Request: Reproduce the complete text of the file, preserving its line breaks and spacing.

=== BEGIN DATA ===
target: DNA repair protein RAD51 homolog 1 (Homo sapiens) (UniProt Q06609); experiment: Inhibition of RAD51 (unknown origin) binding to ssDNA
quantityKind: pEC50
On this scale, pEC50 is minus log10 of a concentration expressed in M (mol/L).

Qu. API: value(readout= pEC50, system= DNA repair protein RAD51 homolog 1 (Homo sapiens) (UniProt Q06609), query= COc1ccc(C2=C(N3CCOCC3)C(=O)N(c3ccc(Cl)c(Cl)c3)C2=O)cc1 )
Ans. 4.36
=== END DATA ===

target: DNA repair protein RAD51 homolog 1 (Homo sapiens) (UniProt Q06609); experiment: Inhibition of RAD51 (unknown origin) binding to ssDNA
quantityKind: pEC50
On this scale, pEC50 is minus log10 of a concentration expressed in M (mol/L).

Qu. API: value(readout= pEC50, system= DNA repair protein RAD51 homolog 1 (Homo sapiens) (UniProt Q06609), query= COc1ccc(C2=C(N3CCOCC3)C(=O)N(c3ccc(Cl)c(Cl)c3)C2=O)cc1 )
Ans. 4.36